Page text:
Global perspectives on nursing leadership: lessons learned from an international nursing and health care leadership development program
Wilson, L.A., Crooks, E.A., Day, S.W., Dawson, M.A., Gakumo, C.A., Harper, D.C., Jones, C.T., McCarty, K.H., Theus, L.H
AbstractBackground: Nurses and health care professionals who practice in the global health arena must develop the leadership skills to lead interprofessional teams that direct individual and population-based healthcare, shape health policy, and develop responses to a changing environmental, socioeconomic, and technological landscape. Programs aimed at developing these skills including nurses and health professionals from low and middle resource nations are limited. Since 2008, the Pan American Health Organization (PAHO)/World Health Organization (WHO) Collaborating Center on International Nursing at the University of Alabama at Birmingham (UAB) has offered a biennial International Nursing and Healthcare Leadership Development Program composed of: a) didactic classes; b) mentorship/coaching; c) health/service organization site visits; and d) cultural enrichment. This paper presents program evaluation data from international participants from South America and Africa (n = 69), UAB students (n = 13), faculty (n = 32), and mentors/coaches (n = 45) from programs held from 2008-2012. Implications for future programs aimed at international nursing and healthcare leadership skill development are discussed.
Methods: A mixed methods approach employing investigator-designed surveys at the end of each program was used to collect quantitative and qualitative evaluation data. Questions that guided the program evaluation were: 1) What were participants’ perceptions about the extent to which objectives of the leadership classes and overall program were achieved?; 2) What were participants’ and faculty mentor/coaches’ evaluation of the mentoring/coaching component of the program?; and 3) What were participants’ and faculty mentor/coaches’ perceptions of program strengths, weaknesses, and need for change? Themes from narrative comments were identified using content analysis procedures and the NVivo9© qualitative data analysis software package.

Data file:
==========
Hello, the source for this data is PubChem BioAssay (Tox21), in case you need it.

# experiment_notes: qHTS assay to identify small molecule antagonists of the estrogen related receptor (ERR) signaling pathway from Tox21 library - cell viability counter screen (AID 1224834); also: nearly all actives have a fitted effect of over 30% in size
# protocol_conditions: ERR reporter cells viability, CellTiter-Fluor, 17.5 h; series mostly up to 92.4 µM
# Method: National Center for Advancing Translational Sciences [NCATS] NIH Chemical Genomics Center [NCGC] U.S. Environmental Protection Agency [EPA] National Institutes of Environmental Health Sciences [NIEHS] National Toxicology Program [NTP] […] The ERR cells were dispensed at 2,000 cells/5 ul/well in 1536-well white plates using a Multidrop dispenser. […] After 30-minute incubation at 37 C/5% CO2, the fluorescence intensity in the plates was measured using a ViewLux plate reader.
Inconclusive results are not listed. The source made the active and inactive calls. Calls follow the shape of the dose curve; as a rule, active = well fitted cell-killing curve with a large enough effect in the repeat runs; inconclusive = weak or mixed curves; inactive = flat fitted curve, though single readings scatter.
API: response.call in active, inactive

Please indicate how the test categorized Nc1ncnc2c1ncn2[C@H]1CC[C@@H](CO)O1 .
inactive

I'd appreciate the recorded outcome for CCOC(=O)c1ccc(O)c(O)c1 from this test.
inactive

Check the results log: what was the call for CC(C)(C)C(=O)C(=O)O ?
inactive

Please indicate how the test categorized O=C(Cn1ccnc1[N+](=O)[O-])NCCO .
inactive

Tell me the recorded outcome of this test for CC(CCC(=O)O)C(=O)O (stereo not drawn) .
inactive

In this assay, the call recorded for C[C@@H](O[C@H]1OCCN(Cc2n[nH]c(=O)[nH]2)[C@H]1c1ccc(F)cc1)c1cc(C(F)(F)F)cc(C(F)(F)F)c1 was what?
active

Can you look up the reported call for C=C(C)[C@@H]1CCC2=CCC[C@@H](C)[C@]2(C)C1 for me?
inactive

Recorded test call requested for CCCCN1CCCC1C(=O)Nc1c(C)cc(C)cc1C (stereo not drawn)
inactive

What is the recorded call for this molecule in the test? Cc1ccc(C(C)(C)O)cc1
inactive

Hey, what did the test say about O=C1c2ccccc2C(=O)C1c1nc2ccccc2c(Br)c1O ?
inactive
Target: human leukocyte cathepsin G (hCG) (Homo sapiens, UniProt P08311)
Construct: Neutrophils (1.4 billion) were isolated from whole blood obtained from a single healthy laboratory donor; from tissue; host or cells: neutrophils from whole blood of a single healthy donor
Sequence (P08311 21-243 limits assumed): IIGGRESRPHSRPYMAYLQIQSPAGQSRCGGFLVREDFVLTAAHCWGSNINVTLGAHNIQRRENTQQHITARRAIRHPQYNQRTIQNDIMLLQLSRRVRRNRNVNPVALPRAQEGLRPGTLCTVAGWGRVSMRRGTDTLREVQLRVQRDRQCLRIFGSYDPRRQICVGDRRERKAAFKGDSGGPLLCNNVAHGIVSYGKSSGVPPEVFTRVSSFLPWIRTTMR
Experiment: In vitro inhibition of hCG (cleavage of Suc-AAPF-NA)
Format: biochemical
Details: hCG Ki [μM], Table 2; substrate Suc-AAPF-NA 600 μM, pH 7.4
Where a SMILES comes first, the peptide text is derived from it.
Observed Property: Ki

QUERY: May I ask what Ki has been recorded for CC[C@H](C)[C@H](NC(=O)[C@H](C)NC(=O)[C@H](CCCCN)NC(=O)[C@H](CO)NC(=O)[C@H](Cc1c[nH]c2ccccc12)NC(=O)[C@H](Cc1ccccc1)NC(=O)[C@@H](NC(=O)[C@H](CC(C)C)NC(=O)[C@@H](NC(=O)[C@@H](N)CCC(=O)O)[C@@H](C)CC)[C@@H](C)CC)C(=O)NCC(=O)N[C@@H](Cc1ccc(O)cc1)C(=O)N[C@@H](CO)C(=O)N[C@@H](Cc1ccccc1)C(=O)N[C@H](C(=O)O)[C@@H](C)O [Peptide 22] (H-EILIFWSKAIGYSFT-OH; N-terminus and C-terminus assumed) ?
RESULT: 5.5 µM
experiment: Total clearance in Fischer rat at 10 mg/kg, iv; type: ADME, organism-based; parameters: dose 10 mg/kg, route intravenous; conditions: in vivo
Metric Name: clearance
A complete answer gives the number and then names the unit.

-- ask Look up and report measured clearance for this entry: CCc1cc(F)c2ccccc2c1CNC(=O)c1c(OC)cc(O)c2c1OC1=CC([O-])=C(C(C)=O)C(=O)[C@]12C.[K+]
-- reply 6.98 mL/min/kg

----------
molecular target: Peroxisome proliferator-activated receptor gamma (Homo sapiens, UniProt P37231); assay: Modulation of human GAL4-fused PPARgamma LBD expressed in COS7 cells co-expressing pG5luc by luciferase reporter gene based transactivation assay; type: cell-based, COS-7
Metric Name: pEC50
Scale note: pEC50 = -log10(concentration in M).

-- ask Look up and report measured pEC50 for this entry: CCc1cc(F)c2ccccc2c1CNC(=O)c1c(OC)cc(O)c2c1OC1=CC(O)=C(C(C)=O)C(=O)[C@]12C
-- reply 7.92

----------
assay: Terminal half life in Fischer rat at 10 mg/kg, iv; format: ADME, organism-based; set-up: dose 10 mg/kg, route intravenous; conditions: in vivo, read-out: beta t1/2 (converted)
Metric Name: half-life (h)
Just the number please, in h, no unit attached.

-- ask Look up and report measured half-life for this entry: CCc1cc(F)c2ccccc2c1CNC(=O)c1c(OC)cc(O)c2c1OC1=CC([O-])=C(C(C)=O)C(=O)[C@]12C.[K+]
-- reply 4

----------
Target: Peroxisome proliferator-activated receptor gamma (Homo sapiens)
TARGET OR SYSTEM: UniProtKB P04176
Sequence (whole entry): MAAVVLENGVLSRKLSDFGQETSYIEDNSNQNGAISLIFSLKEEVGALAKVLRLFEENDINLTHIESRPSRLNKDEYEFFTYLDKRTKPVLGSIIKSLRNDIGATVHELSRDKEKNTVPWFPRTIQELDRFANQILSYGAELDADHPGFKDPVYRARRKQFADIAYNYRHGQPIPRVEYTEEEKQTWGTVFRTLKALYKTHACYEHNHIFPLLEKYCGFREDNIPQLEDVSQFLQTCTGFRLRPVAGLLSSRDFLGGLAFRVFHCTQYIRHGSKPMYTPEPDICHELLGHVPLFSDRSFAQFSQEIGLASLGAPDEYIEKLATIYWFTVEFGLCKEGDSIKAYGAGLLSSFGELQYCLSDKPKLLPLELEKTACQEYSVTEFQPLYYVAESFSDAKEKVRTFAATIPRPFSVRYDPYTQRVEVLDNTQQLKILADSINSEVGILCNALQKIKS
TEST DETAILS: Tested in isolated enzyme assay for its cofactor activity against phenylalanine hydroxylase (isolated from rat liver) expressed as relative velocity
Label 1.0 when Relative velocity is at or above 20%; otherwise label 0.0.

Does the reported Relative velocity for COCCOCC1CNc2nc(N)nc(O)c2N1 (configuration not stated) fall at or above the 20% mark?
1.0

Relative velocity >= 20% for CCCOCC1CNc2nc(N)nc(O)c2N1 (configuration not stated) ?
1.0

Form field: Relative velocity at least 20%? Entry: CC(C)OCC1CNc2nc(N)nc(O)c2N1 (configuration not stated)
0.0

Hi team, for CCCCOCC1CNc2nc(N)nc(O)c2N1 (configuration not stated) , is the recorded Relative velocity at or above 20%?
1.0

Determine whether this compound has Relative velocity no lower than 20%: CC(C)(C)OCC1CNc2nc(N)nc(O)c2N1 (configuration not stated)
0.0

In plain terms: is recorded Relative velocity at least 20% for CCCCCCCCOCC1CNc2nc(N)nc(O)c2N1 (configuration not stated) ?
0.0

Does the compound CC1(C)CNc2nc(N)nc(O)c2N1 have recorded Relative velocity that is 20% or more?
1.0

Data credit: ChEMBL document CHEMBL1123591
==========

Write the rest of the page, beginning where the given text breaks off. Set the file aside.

Results: Mean scores on all of the quantitative evaluation items ranged from 3.71-4.9 out of 5 possible points indicating very positive perceptions of the program and agreement that objectives had been achieved. Quantitative and qualitative findings suggest that participants were more satisfied with the mentoring/coaching component of the program than were faculty. The primary challenges identified were time limitations and communication difficulties that included both language and information technology barriers. Participants and faculty agreed that program strengths included program content and organization, the ability for cross-cultural interaction with peers, formulation of personal leadership development plans, and mentor/coach engagement. Suggestions for program improvement were aimed at providing unstructured time to allow participants to explore their host surroundings, providing sufficient breaks between classes and activities, inclusion of problem-based learning such as case study analysis, and more time allotted to mentor/coach engagement.
Conclusion:The program has been successful in preparing future leaders in nursing and other health-related disciplines to better meet global health needs. The desire of program participants for more time to engage in a mentoring/coaching relationship and free time to experience the host country surroundings suggests that program length is an important influence in participant satisfaction. Even when increased costs are taken into consideration, a 3-week program duration may be more desirable than a 2-week duration. Because communication barriers contributed to participant and faculty dissatisfaction, care should be taken to ensure a basic level of English fluency for all participants if simultaneous translations services aren’t offered is recommended.